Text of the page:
By A.T. Lynne, Guest Author from DISMISSED…in the Interest of Justice!
Police officers are under increasing pressure to generate the revenue needed to fill the deficits in local, county and state government budgets. In California alone, this ticket revenue for 2012 is estimated at around $1 billion. Before you pay $200, $300, $400 or more for a traffic citation, it just might pay to consider if you are actually guilty as accused.
A police officer’s daily responsibilities involve acts of service directly benefiting the safety and welfare of his or her community and its citizens. When the time and attention of that officer are redirected to issuing a specified number of traffic citations, neither the community nor its citizens are well served.
Although it is illegal to set ticket quotas, the pressure on police departments to make up budget deficits is a very real one. An article in the LA Times reports that in 2009, two veteran Los Angeles Police Department motorcycle officers sued their department for discrimination specifically because they did not keep up with the 18-ticket-per-day quota required of each officer on patrol. In April of 2011, the court awarded those two officers $2M. Four months later, 10 more officers in the same department sued LAPD on exactly the same charges. Their case is still pending.
Read the full article here.
The Times quotes one of the original two officers attorneys, “‘We’re very hopeful that this will put an end to fleecing motorists on the west side of Los Angeles,’ said Benioff’s attorney, Gregory Smith. ’Quotas are a direct violation of the vehicle code, and this case was about these officers being asked to break the law.'”
Another passage from the LA Times article makes it clear that the benefits of a police force may be jeopardized when revenue-generation becomes the priority. “In testimony, the officers said they were ordered to scrap regular patrol assignments and sent instead to specific streets where they were more likely to catch motorists committing moving violations. Though not illegal, being sent to those so-called ‘orchards’ or ‘cherry patches,’ they said, reinforced the belief that hitting ticket targets trumped other aspects of the job.”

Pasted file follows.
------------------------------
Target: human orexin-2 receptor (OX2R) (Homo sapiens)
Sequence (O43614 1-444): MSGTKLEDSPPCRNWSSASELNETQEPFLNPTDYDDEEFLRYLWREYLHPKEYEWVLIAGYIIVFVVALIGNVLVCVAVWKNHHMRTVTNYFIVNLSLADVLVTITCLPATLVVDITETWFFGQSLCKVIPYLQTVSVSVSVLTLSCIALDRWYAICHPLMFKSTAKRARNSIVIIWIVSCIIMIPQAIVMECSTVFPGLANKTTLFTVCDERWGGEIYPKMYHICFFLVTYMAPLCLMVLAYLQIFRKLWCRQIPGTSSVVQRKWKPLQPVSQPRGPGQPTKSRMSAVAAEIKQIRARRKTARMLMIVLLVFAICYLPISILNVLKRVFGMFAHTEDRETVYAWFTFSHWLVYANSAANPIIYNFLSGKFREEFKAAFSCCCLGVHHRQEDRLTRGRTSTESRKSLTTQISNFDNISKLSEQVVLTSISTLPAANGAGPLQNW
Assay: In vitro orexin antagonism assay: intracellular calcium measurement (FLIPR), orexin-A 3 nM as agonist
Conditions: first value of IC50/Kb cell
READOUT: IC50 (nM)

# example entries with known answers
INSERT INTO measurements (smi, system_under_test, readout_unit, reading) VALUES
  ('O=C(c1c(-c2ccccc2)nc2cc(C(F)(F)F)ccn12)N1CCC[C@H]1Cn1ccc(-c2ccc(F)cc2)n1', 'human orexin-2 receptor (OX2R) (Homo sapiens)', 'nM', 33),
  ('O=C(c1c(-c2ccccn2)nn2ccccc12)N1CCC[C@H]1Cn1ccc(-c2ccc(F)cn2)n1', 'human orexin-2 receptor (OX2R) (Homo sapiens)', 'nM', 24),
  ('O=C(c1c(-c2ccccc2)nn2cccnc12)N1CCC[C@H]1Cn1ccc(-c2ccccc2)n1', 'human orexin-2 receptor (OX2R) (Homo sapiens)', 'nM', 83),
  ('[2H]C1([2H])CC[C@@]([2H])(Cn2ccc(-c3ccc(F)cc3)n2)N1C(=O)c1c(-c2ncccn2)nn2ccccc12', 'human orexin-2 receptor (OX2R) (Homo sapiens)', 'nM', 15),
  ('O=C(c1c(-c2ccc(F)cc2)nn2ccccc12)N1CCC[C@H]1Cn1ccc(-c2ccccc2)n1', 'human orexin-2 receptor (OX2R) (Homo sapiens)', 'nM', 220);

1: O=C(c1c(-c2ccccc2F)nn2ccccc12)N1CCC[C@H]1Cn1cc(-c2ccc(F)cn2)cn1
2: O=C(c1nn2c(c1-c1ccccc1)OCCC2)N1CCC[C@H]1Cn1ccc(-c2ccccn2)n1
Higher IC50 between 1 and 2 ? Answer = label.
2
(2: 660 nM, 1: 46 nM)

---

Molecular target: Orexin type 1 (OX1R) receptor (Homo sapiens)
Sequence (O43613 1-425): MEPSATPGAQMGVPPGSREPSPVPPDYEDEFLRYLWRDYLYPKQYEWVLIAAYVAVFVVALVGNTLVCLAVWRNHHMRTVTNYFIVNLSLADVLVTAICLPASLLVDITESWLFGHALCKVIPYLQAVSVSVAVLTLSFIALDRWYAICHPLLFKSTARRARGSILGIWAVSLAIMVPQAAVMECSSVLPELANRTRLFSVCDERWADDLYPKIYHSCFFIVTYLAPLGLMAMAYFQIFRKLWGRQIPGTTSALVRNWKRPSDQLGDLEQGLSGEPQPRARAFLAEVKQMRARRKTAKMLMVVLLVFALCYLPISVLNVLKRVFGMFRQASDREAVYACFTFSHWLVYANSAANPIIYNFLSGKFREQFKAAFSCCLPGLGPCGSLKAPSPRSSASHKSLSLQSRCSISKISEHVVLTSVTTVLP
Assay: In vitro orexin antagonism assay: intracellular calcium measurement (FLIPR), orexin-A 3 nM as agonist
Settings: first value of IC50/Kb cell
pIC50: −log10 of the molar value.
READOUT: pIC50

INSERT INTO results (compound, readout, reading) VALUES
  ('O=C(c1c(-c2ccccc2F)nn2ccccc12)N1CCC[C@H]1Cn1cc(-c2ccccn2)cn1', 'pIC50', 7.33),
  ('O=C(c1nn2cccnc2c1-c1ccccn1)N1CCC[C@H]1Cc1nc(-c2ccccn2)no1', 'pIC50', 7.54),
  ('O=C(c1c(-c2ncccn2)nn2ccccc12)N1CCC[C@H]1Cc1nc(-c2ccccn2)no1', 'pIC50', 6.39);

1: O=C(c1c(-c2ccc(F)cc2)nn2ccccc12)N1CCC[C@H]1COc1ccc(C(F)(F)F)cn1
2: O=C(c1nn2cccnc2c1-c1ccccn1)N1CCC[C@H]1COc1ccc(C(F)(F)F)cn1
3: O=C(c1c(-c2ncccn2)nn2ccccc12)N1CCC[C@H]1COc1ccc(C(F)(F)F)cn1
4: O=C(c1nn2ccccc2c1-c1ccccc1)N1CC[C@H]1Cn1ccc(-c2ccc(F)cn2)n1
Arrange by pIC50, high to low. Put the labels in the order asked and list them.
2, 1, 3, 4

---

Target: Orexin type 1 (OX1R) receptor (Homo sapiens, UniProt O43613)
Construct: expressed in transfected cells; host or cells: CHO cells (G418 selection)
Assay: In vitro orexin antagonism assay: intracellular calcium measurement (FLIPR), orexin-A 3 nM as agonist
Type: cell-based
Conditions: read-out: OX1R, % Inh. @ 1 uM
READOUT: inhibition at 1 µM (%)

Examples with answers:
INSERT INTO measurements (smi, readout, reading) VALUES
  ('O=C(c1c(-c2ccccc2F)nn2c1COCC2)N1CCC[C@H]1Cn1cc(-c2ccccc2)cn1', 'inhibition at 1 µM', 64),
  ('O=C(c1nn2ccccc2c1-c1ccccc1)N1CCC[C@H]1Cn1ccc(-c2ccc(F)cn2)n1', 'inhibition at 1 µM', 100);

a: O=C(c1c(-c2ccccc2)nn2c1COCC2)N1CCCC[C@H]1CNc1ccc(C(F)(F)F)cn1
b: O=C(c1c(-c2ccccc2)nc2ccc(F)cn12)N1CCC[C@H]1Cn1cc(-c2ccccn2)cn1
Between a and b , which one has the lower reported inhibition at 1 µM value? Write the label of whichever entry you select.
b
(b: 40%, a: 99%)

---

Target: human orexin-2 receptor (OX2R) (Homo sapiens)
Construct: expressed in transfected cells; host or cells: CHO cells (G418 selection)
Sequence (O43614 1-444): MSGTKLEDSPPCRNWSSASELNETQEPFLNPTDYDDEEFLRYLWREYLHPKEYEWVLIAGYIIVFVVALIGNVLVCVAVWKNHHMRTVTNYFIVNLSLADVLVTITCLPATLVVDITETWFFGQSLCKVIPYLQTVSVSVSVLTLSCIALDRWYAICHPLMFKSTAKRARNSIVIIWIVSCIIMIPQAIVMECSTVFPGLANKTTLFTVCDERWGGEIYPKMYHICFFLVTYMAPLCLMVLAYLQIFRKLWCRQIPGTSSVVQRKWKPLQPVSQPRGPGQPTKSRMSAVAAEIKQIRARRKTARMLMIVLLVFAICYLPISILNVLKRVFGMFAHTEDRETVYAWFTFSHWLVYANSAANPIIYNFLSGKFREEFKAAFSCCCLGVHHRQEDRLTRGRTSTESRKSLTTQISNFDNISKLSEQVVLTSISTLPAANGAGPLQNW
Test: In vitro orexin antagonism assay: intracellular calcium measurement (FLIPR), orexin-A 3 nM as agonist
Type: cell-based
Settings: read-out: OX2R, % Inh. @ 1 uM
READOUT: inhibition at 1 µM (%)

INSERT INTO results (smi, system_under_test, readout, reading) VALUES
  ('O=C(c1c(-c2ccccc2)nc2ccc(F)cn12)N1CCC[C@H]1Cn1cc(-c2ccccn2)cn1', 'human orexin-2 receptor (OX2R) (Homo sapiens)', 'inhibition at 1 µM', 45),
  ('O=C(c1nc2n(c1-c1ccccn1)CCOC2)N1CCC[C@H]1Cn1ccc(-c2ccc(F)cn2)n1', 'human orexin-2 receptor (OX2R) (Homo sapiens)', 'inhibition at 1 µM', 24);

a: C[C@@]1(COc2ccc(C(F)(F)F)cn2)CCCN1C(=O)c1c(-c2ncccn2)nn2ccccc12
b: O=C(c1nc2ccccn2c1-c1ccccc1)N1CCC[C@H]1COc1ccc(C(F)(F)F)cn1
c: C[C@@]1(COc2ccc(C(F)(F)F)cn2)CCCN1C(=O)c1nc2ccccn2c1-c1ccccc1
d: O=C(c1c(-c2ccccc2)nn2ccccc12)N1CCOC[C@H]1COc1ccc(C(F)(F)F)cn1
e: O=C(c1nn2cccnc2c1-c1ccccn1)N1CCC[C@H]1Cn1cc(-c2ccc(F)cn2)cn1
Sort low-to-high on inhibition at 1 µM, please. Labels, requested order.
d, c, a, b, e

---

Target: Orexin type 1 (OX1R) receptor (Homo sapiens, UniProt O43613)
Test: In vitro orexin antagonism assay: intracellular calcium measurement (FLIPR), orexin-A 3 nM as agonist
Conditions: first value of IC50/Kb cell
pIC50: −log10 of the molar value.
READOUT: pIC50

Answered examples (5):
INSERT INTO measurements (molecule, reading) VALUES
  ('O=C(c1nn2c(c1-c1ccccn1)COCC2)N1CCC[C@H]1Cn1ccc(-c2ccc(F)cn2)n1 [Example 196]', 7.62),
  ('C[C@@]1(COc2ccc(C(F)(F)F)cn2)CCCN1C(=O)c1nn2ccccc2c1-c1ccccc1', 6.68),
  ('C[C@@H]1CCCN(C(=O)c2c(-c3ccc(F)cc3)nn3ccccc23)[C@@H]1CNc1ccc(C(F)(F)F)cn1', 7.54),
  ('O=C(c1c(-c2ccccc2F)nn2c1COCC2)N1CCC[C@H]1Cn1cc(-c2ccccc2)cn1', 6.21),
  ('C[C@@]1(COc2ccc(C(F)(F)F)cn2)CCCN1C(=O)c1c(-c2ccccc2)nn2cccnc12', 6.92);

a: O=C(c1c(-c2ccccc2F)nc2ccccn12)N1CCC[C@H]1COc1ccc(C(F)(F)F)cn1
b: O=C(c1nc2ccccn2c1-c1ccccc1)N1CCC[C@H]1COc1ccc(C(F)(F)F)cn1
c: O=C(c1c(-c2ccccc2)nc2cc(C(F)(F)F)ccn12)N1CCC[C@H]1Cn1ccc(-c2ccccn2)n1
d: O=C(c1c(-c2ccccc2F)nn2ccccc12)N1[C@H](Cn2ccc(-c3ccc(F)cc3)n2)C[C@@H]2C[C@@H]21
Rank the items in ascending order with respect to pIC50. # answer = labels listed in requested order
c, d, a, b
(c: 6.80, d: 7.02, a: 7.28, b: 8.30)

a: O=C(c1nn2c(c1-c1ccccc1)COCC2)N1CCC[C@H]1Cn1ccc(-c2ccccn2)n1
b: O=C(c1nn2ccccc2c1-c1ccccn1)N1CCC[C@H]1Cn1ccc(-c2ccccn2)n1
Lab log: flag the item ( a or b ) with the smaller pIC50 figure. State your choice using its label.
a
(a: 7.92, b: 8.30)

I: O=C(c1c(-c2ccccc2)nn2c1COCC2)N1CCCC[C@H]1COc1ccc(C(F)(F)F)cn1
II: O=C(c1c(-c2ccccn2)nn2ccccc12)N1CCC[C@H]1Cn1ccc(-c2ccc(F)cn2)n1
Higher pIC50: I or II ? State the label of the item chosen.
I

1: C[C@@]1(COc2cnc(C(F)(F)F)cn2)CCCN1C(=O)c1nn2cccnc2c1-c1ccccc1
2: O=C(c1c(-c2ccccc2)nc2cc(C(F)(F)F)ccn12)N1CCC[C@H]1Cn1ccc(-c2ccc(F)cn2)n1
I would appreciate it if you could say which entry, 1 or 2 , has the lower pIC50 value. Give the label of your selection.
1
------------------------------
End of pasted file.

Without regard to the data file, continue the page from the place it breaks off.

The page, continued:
According to TicketDefender, creator of an iPhone App which they say helps drivers fight unwarranted speeding tickets, it is estimated that “10-20% of all radar-backed speeding tickets are issued in error, and in the case of radar operated from a moving police vehicle, the number of inaccurate tickets may be as high as 30%!” In addition, according to the Operator’s Manual for the Kustom Eagle II Traffic Safety Radar gun, 10 different types of interference are cited as causing erroneous radar readings, including the heating/air conditioning fan inside the officer’s own vehicle.
Before you choose to simply accept an officer’s accusation that you are guilty of a traffic infraction, remember that in this country you are “innocent until proven guilty.” And, when you believe you are not guilty, the only one who has the authority to decide your guilt or innocence is a judge of the court. In California, as in eight other states, Trial by Written Declaration gives you the option of having the judge consider the facts without your having to appear in court.
Where there is reasonable proof of innocence, there is a responsibility to defend it.
Based in northern California, DISMISSED helps clients prepare and file the proper documents essential for getting unwarranted traffic tickets dismissed.